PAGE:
Daniel Inouye, Senior U.S. Senator Dies

WASHINGTON -- Democrat Daniel Inouye, the U.S. Senate's most senior member and a Medal of Honor recipient for his bravery during World War II, has died. He was 88.

He died of respiratory complications, according to the Associated Press.

Senate Majority Leader Harry Reid, D-Nev., announced the news of Inouye's death on the Senate floor, sparking a round of tributes for the man Reid called "a giant of the Senate." Minority Leader Mitch McConnell, R-Ky., hailed Inouye's service and his reserve as a mark of "men who lead by example and expect nothing in return."

As president pro tempore of the Senate, Inouye was third in line of presidential succession -- after Vice President Biden and House Speaker John Boehner. First elected to the Senate in 1962, Inouye's tenure is second only to Democrat Robert Byrd of West Virginia, who died in 2010.

Under Hawaii law, Democratic Gov. Neil Abercrombie will appoint a successor to Inouye until a special election can be held.

Perhaps more than any other politician, Inouye has been a dominating presence in Hawaii's history. He has represented Hawaii continuously since it achieved statehood in 1959, first in the U.S. House and then in the U.S. Senate, where he used his seat on the powerful Appropriations Committee to send federal dollars back home for a host of projects. Inouye has served on the commitee since 1971, and became chairman in 2009.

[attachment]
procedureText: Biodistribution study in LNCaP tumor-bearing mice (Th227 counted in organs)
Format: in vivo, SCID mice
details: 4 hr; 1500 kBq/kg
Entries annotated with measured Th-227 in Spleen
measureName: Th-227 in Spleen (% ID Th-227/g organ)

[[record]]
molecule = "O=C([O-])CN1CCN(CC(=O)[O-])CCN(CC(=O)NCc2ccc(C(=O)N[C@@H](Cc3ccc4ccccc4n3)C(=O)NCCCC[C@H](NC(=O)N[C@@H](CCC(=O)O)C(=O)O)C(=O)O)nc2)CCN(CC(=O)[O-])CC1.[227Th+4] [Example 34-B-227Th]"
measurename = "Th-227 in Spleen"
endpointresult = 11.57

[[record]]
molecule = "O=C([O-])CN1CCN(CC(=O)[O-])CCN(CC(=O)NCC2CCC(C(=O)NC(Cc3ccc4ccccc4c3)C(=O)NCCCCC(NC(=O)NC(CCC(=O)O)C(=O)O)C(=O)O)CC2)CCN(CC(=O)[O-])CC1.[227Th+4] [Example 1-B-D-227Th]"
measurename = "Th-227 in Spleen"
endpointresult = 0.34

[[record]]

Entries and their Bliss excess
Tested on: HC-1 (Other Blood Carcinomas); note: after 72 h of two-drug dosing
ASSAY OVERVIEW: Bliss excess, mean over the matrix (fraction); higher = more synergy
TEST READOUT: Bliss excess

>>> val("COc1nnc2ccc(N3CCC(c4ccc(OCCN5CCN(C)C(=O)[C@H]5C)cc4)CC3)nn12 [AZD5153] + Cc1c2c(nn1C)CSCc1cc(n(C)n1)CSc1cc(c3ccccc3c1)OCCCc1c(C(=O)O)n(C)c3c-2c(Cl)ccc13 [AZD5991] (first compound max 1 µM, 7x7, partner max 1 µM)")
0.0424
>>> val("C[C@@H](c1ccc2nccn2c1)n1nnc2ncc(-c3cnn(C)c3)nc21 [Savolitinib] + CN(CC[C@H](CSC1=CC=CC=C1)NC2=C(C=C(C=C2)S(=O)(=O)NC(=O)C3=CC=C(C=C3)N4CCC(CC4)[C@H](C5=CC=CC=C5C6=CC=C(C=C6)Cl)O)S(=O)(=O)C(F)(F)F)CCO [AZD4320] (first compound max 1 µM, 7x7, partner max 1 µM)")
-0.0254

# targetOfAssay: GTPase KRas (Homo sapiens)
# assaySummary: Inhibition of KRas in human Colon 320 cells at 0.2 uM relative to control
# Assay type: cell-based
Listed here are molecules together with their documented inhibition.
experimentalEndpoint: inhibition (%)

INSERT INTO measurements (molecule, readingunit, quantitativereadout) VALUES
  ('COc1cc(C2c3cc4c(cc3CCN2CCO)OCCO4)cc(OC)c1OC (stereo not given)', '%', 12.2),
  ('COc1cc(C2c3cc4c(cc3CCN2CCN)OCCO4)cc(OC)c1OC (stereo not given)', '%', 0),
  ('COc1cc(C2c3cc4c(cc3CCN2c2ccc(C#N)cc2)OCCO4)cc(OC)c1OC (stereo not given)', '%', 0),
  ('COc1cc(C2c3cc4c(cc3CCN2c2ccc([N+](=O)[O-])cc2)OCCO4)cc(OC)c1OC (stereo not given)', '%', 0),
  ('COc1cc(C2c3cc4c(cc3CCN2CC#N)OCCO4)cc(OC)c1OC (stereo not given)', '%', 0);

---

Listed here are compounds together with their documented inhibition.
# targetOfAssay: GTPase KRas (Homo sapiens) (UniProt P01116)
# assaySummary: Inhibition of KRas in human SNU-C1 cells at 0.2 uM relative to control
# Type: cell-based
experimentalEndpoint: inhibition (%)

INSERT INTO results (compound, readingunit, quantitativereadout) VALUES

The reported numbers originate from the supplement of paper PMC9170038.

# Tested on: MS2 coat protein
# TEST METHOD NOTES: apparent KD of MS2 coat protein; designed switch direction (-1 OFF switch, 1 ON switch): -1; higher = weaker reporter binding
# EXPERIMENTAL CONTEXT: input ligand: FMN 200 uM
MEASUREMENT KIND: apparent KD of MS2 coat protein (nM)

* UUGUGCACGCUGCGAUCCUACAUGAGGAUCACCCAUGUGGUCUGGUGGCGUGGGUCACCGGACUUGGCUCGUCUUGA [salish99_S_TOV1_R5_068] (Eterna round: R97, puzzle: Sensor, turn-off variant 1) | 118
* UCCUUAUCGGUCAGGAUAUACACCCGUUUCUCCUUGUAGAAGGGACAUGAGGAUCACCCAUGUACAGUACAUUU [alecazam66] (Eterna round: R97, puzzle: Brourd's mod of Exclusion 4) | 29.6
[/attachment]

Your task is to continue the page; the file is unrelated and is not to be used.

Inouye was a proud supporter of "earmarks," the special pet projects of senators, which were banned in the Senate in 2010. Inouye won approval for $392.4 million in earmarks in fiscal 2010, according to the non-partisan Center for Responsive Politics.

Throughout his life, Inouye was a witness to some of the nation's most historic moments, first as a teenage Red Cross volunteer who tended to the wounded when the Japanese attacked Pearl Harbor. He was keynote speaker at the tumultuous 1968 Democratic National Convention in Chicago.

Inouye would later serve as a member of the Senate committee investigating the Watergate scandal in the 1970s and chairman in the 1980s of the panel investigating the Reagan administration's sale of arms to Iran, whose proceeds were used to fund Nicaraguan rebels in what became known as the Iran-contra affair.

Yet it was on the battlefields in Europe during World War II where Inouye first earned distinction. At a time when the federal government placed thousands of Japanese Americans into relocation camps, Inouye and his Asian-American peers petitioned the White House for the right to serve in the military. He dropped out of school to join the Army's 442nd Regimental Combat Team, made up of second-generation Japanese Americans known as Nisei.


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